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Third theme Creole Rhapsody – Dixieland Crackerjacks
http://www.dixielandcrackerjacks.com
Recorded during the 2009 Poznan trad Jazz Festival. October 24. 2009
Dixieland Crackerjacks second tour to Poland.

Creole Rhapsody is Duke Ellington’s first extended composition.
This third theme is only on Ellington’s second time his orchestra recorded it, date : June 11. 1931.
The first recording, dated Januari 20. 1931, simply does not have this theme! Highly remarkable, since it is one of the most beautifull melodies Ellington ever wrote. Alas a bit neglected, one very seldom hears it played anywhere. Ellington during his lifetime recieved a lot of criticism on his longer works. In fact society was not really ready to accept a composer of a “dance or jazz” band as a serious musician. Totally forgetting that it is the composer himself who decides if one of his works is serious or more lighthearted.
Ellington stands out as one of the greatest figures in Jazz, alongside with Louis Armstrong and Charlie Parker and with that he is one of the most important musicians/orchestra leaders/composers of the 20th century. It is not difficult to find arguments to single him out as the greatest American composer ever. Other interesting longer works by Ellington are : Diminuendo and Crescendo in Blue, Riminishing in Tempo, Black, Brown and Beige suite.

It is interesting to observate that both Gerswin and Ellington got criticised during their time about the form they used in their longer works. The “serious” music press somehow found Ellington’s and Gershwin’s longer pieces lacking in form. Probably since they could not discover a Rondo or Sonata form in it? Even in the ’50’s/’60’s Bernstein had a bit of a contradiction in his statement that although he loved to play and listen to Rhapsody in Blue, he didn’t like the form.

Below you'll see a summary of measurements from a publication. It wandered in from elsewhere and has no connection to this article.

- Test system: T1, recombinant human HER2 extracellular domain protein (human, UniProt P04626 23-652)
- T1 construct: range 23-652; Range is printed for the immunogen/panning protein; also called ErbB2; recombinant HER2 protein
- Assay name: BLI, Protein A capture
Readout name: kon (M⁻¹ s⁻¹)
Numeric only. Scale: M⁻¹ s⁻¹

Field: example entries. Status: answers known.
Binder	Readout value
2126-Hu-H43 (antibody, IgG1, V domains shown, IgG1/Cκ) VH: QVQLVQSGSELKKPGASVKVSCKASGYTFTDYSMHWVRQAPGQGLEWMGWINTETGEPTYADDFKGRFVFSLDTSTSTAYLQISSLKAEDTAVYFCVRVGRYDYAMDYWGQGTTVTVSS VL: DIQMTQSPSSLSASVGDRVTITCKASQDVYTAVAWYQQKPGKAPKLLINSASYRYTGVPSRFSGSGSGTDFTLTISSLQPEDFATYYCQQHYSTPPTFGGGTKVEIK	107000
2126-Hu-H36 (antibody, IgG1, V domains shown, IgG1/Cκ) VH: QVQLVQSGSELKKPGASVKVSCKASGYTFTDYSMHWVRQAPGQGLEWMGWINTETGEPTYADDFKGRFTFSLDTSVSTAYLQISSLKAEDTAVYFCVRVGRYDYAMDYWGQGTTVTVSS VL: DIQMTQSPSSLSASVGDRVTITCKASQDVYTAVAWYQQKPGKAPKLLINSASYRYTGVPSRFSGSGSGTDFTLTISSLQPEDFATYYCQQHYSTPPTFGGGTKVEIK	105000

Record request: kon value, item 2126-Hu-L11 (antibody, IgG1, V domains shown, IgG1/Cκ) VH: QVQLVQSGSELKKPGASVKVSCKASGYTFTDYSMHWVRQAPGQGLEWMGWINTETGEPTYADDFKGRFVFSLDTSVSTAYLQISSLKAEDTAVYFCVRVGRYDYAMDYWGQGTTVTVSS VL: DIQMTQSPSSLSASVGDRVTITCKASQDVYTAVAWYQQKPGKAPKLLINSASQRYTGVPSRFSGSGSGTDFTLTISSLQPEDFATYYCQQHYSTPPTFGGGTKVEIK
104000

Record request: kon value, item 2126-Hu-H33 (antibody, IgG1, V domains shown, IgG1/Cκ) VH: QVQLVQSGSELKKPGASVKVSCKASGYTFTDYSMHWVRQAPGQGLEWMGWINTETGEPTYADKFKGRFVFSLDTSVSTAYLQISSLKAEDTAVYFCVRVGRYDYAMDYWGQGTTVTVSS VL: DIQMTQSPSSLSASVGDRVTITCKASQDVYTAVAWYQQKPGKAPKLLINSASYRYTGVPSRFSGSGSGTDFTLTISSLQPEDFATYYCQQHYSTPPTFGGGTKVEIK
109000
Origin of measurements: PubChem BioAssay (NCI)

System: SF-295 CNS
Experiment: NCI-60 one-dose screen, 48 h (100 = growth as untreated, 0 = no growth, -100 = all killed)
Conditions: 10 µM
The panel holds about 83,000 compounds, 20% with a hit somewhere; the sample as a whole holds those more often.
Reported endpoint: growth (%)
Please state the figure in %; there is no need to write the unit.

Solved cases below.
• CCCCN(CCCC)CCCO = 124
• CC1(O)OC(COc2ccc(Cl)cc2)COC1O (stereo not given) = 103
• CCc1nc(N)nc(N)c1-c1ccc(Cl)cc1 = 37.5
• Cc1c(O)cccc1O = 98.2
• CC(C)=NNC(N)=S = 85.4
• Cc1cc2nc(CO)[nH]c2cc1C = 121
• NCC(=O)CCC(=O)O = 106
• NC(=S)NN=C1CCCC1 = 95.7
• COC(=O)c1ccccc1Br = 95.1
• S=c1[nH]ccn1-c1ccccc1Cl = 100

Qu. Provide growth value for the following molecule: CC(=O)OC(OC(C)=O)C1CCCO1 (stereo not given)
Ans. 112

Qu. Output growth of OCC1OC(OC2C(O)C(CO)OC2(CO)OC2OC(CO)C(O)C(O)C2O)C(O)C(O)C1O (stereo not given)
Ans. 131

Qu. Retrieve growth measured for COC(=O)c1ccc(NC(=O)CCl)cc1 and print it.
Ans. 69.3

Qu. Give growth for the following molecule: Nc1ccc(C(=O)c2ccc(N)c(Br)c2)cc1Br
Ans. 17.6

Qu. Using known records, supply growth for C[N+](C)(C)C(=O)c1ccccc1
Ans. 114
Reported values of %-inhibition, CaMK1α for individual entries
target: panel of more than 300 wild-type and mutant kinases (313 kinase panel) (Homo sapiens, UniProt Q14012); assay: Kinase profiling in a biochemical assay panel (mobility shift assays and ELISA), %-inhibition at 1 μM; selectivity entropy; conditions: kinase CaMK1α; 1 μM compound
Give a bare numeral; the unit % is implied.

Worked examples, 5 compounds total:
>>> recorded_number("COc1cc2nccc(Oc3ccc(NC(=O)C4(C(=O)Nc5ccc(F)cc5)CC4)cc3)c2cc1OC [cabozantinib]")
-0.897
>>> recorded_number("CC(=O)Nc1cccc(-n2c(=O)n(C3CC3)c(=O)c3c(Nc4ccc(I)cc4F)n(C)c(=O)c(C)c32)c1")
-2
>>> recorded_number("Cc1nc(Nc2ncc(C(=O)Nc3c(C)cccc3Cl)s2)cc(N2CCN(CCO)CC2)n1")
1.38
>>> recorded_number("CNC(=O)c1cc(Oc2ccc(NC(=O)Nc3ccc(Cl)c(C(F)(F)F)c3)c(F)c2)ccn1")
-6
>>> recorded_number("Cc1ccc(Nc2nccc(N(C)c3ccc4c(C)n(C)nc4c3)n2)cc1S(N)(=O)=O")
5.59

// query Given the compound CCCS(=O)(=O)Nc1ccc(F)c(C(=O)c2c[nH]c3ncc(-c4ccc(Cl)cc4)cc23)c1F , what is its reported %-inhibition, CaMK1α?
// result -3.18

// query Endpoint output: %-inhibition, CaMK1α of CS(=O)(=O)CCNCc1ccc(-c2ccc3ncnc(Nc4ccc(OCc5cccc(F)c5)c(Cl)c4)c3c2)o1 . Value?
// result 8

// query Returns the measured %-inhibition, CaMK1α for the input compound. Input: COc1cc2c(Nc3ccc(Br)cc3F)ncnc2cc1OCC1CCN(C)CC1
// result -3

Happily Rhapsody in Blue and Porgy and Bess are now accepted as succesfull MUSIC, regardless of stylistic narrowmindedness. It is my hope that one day there will be good arrangements available of the longer Ellington pieces. One barrier however is that Ellington’s music is so much harder to play.

We should not forget that Jazz, be it under the banner of Symphonic Jazz, as we have accepted Gershwin’s longer work in, or in the works Ellington produced, cannot and should not be judged by rules acceptable in European classical music. Such a thing is simply unfair. We don’t criticise Mozart for not having a swinging rhythm section, or Beethoven for not writing for saxophones. It is almost the same idea.

Creole Rhapsody is a remarkable piece of music, it was so allready in 1931 and it still is now. With this recording, only of the third theme and an improvised variation on it, we hope to attract a little more attention to one of the most haunting melodies Ellington ever wrote. It should be heard more often!

The Dixieland Crackerjacks recorded this piece in 2001 on the CD St. James in Germany.

4 gedachten over “Alto sax solo on Creole Rhapsody, comp Duke Ellington Soloist Bert Brandsma”
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